If so, "with one's full intention" demands of a person that he relate to the "Amen" not merely as a random word or as something meaningless issuing from his mouth, like a cough or a sneeze, but rather as the encapsulation of a statement, as if he had pronounced the blessing himself – indeed, as if he had taken an oath! For this, intention is undoubtedly necessary, full intention!
The Rambam teaches that there is another dimension to saying "Amen." As we have seen, "Amen" can accompany a solitary blessing uttered by a person. But alongside this, according to the Rambam, "Amen" draws together those who recite communal prayer or the Grace after Meals. This is evident from the fact that the Rambam discusses and expands upon the meaning of "Amen" only in the ninth chapter of Hilkhot Tefilla, in the chapter beginning with the words: "The order of communal prayer is as follows":
The order of communal prayer is as follows: In the morning, [while] all the people are sitting, the leader of the congregation descends before the ark in the midst of the people and recites the Kaddish. Everyone responds with all their might: Amen. Yehei shemeih rabba mevorakh le-alam ul-almei almaya. They answer "Amen" at the end of the Kaddish. Afterwards, [the cantor] declares: Barkhu et Hashem ha-mevorakh, and they answer: Barukh Hashem ha-mevorakh le-olam va'ed. He then begins by reciting the Shema and its blessings out loud. They answer "Amen" after each blessing.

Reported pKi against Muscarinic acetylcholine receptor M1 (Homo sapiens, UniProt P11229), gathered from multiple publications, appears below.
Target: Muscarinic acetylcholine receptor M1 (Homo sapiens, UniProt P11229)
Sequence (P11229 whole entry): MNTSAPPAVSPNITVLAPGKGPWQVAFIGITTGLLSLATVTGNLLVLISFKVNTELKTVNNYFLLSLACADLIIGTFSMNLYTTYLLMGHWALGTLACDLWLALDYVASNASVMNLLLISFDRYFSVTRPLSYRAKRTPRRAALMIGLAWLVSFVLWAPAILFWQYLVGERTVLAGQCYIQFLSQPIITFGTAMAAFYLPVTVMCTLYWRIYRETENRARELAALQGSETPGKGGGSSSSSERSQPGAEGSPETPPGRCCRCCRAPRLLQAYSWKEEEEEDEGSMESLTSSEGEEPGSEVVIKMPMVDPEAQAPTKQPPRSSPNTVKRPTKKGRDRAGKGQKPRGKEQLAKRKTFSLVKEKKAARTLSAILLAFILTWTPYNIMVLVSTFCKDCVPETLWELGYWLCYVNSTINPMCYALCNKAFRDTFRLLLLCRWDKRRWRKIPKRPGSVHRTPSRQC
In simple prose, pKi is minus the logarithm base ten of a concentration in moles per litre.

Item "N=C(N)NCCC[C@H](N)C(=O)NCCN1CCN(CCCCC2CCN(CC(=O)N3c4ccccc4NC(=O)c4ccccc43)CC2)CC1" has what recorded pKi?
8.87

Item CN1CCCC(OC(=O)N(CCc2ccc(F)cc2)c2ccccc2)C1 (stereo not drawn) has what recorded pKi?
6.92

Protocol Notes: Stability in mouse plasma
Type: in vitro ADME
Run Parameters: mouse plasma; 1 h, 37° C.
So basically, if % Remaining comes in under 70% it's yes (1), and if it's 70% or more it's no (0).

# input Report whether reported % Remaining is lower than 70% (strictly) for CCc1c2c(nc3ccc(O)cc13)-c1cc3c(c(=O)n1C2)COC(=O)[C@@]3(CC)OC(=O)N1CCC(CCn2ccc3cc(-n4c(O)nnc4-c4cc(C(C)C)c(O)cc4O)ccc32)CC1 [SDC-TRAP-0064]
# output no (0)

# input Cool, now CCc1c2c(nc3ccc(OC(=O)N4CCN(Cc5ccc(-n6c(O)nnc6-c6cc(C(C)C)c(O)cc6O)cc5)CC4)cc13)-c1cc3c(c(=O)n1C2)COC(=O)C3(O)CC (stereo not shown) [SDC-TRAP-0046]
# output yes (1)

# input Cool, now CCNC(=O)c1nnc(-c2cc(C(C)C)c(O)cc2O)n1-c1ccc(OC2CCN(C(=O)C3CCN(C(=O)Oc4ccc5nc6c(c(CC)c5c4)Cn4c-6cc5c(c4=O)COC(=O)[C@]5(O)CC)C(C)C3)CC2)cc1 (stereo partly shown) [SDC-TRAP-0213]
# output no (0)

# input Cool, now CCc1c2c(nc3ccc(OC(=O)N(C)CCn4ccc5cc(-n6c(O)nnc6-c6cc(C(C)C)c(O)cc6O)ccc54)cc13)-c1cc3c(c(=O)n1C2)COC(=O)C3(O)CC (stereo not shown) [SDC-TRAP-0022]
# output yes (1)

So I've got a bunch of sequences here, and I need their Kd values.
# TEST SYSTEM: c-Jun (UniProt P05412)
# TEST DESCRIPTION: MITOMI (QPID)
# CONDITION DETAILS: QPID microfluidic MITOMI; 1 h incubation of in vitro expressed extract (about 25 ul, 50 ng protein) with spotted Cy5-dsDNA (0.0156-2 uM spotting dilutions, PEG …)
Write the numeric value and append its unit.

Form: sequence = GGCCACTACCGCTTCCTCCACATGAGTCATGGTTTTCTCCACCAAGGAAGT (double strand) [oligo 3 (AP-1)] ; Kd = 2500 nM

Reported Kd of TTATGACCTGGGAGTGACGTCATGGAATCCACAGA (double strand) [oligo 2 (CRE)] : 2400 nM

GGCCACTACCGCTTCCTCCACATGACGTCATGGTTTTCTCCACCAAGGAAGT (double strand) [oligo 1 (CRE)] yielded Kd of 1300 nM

And then in the continuation in the description of the cantor's repetition of the Amida prayer:
He begins and prays in a loud voice from the beginning of the blessings, in order to fulfill the obligation on behalf of those who did not pray. Everyone – both those who did not fulfill their obligation [to pray] and those who fulfilled their obligation – stands, listens, and recites "Amen" after each and every blessing.
This is not an "Amen" through which the responders fulfill their obligation to recite the prayer, utilizing the rule that “one who hears a statement is treated as if he had uttered it.” Despite the fact that during the prayer all of the congregants are standing very close to each other, when they do not all respond "Amen," each person is considered an island of prayer. If only because of this, one should make sure to respond "Amen" in the proper place. It unifies the congregation into a single entity of prayer.
If so, while "Amen" is indeed a small detail, a small word, it is so very saturated with meaning and content, and so very connected to "the affairs of our city" that require repair and improvement. Let us examine "the affairs of our city" and learn how to improve ourselves!
(This sicha was delivered on Asara be-Tevet 5768.)